Crime in Early Modern
By J. Sharpe
$58.50 Paper Original
Still the only general survey of the topic available, this widely-used exploration of the incidence, causes and control of crime in Early Modern England throws a vivid light on the times.
It uses court archives to capture vividly the everyday lives of people who would otherwise have left little mark on the historical record. This new edition - fully updated throughout - incorporates new thinking on many issues including gender and crime; changes in punishment; and literary perspectives on crime.
List of tables and figures Preface and acknowledgements 1. Definitions, methods and objectives 2. Courts, officers and documents 3. Measuring crime, measuring punishment 4. Controlling the parish 5. The criminal orders of early modern England 6. Social crime and legitimizing notions 7. Elite perceptions and popular images 8. Continuity and change in crime and punishment 1550-1750 Notes and references. Bibliographical note. Index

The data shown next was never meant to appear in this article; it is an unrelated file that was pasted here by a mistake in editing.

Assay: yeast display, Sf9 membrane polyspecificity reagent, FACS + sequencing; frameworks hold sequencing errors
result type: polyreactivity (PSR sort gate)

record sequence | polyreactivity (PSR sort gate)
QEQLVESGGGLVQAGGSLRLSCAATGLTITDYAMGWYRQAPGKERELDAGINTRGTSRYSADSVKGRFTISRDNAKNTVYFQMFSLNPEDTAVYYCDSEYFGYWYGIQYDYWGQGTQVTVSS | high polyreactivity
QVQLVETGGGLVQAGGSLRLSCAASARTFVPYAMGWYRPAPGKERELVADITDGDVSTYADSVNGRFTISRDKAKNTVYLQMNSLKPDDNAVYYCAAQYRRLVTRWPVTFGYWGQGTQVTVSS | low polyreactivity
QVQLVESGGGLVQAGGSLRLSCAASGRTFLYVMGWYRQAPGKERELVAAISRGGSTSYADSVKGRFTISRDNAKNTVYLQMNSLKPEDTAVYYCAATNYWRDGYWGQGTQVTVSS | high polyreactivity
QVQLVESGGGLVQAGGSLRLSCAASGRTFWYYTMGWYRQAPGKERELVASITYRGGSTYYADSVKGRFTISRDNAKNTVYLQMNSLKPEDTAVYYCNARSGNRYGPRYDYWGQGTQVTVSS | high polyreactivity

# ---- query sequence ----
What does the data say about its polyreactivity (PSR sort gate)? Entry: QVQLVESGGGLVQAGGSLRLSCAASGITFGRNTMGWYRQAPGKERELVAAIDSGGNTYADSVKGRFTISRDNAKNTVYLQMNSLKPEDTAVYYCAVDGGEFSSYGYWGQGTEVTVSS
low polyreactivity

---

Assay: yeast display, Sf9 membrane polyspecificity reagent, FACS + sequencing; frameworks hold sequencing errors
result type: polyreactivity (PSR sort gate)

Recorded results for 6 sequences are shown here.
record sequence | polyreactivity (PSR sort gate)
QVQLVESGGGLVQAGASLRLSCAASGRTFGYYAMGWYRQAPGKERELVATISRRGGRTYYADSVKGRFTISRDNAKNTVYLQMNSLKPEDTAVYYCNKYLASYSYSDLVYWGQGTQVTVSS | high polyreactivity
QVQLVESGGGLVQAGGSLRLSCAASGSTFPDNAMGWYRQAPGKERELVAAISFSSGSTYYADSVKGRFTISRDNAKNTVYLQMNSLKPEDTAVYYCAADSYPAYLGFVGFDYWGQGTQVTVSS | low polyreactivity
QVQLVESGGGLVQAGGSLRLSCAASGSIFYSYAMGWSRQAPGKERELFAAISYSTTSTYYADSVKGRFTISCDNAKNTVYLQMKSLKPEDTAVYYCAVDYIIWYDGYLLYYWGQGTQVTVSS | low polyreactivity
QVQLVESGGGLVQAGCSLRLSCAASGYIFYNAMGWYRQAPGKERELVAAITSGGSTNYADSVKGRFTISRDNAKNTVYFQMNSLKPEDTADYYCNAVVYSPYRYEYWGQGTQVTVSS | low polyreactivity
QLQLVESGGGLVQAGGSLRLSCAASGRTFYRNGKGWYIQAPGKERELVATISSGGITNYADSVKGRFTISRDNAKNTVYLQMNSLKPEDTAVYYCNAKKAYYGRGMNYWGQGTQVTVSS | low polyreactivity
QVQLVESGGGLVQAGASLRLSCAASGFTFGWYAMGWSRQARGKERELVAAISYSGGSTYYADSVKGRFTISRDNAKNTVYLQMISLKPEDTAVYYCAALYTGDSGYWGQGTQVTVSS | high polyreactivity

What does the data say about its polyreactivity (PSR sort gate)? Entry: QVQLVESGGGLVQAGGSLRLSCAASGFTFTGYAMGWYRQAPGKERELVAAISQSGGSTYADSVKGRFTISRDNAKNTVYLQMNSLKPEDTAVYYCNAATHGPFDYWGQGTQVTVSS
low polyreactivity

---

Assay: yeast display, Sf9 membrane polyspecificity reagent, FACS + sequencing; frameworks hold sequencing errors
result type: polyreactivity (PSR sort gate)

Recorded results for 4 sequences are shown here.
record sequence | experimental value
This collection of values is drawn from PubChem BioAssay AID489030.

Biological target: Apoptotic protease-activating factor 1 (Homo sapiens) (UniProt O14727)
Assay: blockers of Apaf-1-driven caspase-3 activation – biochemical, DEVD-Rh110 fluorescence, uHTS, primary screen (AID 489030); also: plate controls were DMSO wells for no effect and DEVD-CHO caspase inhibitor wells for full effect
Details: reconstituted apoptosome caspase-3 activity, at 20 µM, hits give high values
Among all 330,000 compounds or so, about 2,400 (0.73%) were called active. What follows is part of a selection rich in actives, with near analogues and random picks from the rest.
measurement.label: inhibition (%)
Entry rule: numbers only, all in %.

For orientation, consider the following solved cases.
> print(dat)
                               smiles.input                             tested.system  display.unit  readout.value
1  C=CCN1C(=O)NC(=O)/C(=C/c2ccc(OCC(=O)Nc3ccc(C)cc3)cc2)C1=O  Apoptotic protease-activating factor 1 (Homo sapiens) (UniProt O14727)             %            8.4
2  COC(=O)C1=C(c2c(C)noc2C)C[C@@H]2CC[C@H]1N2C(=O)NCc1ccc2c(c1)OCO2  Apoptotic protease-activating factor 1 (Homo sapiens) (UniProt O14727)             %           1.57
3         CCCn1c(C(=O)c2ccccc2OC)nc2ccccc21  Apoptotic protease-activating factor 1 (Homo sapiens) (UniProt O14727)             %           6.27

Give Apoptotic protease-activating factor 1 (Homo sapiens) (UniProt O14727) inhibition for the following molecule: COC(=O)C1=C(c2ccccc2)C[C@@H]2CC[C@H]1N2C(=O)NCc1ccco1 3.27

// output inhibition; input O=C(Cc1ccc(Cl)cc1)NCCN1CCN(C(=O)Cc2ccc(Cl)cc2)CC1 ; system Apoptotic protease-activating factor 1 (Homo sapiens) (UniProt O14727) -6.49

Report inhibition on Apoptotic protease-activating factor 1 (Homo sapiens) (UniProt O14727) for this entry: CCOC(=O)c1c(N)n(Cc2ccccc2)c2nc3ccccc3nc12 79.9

" First revision of this pioneering work since 1984, fully updated throughout with 15 years of new scholarship.
" Has a strong historiographical dimension, describing not only the diverse literature on the subject but also exploring the different methodologies for the study of crime.
" Looks at who the criminals were, examines attitudes of the elite classes and also popular stereotypes of crime, considers changes in crime and its treatment to the wider socio-economic changes from 1550 to 1750.
'…well-written, well-organized, well-produced volume which will remain the standard student text for some time to come.'
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